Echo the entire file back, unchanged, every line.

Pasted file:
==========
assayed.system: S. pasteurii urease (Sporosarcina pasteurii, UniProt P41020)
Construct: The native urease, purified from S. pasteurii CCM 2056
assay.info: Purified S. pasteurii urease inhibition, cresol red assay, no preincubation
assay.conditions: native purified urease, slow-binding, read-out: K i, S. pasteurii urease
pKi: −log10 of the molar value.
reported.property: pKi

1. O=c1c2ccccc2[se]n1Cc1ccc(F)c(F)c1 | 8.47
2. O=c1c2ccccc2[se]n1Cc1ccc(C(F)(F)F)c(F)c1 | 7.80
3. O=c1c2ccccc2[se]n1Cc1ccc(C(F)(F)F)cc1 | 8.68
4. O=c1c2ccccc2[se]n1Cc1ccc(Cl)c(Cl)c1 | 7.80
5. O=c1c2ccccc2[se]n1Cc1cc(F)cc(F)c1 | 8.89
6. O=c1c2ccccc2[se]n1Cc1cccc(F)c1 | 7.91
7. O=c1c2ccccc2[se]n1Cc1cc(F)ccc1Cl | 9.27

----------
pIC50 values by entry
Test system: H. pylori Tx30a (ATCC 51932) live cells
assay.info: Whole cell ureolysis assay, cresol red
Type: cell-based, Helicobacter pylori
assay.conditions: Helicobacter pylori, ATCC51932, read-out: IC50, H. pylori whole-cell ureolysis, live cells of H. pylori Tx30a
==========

assayed.system: S. pasteurii urease (Sporosarcina pasteurii, UniProt P41020)
Construct: The native urease, purified from S. pasteurii CCM 2056
assay.info: Purified S. pasteurii urease inhibition, cresol red assay, no preincubation
assay.conditions: native purified urease, slow-binding, read-out: K i, S. pasteurii urease
pKi: −log10 of the molar value.
reported.property: pKi

1. O=c1c2ccccc2[se]n1Cc1ccc(F)c(F)c1 | 8.47
2. O=c1c2ccccc2[se]n1Cc1ccc(C(F)(F)F)c(F)c1 | 7.80
3. O=c1c2ccccc2[se]n1Cc1ccc(C(F)(F)F)cc1 | 8.68
4. O=c1c2ccccc2[se]n1Cc1ccc(Cl)c(Cl)c1 | 7.80
5. O=c1c2ccccc2[se]n1Cc1cc(F)cc(F)c1 | 8.89
6. O=c1c2ccccc2[se]n1Cc1cccc(F)c1 | 7.91
7. O=c1c2ccccc2[se]n1Cc1cc(F)ccc1Cl | 9.27

----------
pIC50 values by entry
Test system: H. pylori Tx30a (ATCC 51932) live cells
assay.info: Whole cell ureolysis assay, cresol red
Type: cell-based, Helicobacter pylori
assay.conditions: Helicobacter pylori, ATCC51932, read-out: IC50, H. pylori whole-cell ureolysis, live cells of H. pylori Tx30a